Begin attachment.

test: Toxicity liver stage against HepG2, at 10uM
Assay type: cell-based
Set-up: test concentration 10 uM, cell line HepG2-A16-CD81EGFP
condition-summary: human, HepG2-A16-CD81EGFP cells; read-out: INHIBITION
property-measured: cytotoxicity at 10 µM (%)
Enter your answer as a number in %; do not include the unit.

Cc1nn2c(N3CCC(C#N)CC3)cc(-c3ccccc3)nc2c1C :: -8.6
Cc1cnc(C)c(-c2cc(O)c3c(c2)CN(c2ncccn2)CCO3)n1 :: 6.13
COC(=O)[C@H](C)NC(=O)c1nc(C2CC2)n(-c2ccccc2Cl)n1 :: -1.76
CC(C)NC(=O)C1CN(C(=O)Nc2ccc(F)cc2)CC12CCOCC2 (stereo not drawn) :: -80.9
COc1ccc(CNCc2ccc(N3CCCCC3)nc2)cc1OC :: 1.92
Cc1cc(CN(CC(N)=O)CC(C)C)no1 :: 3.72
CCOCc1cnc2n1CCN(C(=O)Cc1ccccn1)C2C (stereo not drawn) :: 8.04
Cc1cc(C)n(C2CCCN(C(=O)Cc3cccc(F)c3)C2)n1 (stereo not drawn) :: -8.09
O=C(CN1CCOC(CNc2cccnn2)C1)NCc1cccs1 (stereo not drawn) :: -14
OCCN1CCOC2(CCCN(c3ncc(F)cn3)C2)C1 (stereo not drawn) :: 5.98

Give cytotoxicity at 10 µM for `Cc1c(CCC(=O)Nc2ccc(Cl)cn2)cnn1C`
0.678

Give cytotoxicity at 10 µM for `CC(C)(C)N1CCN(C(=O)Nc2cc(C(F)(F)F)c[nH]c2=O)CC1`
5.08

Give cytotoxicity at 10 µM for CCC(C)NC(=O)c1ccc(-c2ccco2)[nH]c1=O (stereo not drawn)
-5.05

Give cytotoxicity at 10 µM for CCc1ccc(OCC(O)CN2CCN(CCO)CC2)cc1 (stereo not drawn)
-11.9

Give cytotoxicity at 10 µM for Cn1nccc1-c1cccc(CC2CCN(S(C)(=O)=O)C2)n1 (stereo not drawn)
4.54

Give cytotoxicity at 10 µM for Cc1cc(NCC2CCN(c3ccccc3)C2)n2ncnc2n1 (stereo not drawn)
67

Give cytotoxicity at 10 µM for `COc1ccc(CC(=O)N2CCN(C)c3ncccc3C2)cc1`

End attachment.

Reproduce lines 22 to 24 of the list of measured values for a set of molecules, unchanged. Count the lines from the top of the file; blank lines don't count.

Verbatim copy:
-5.05

Give cytotoxicity at 10 µM for CCc1ccc(OCC(O)CN2CCN(CCO)CC2)cc1 (stereo not drawn)
-11.9